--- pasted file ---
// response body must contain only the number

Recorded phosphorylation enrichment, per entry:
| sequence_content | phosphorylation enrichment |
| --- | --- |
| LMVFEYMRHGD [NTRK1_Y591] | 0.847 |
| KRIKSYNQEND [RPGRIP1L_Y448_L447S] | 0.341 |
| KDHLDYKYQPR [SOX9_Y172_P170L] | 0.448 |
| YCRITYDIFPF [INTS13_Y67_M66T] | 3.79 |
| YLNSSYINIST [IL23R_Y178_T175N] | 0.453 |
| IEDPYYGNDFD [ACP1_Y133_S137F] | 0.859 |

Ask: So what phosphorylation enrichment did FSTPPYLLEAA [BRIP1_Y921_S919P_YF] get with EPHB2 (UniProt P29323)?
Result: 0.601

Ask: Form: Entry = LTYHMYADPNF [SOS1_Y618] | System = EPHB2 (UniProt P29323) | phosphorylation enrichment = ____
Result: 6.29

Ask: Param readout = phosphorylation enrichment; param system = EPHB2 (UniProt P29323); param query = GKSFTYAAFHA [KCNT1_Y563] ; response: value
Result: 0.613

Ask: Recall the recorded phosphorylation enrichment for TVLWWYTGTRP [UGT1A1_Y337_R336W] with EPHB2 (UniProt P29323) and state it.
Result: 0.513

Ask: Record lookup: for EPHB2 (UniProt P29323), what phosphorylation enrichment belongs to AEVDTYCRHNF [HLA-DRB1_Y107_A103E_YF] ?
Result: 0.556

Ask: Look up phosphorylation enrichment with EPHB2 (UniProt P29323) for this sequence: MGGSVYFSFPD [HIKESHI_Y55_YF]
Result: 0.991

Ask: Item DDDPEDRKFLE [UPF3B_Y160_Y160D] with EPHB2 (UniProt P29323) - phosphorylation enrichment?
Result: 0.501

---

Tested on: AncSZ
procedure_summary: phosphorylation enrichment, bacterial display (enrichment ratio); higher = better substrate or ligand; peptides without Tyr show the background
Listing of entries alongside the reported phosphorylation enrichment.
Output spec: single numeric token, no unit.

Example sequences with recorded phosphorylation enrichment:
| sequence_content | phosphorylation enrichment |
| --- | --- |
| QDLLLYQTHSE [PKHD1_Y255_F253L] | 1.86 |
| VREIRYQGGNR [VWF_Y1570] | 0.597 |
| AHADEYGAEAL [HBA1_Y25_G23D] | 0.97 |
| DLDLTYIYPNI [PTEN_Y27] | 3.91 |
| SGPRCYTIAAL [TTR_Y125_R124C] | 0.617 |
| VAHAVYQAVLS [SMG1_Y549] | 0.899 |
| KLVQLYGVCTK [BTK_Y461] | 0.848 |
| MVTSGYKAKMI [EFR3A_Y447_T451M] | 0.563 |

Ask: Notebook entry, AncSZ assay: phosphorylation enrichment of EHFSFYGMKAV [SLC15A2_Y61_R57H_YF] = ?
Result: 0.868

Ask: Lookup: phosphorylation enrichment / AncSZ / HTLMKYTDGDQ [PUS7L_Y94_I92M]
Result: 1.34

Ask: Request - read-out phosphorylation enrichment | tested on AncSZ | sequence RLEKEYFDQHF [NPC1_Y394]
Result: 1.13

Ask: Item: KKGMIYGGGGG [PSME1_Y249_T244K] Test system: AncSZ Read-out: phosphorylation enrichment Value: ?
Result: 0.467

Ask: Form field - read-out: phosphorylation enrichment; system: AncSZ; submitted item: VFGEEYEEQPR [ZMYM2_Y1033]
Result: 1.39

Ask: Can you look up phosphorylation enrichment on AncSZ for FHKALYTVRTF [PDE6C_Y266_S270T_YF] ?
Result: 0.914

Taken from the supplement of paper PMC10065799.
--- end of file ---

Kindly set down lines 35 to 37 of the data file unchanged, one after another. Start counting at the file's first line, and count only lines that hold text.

| AHADEYGAEAL [HBA1_Y25_G23D] | 0.97 |
| DLDLTYIYPNI [PTEN_Y27] | 3.91 |
| SGPRCYTIAAL [TTR_Y125_R124C] | 0.617 |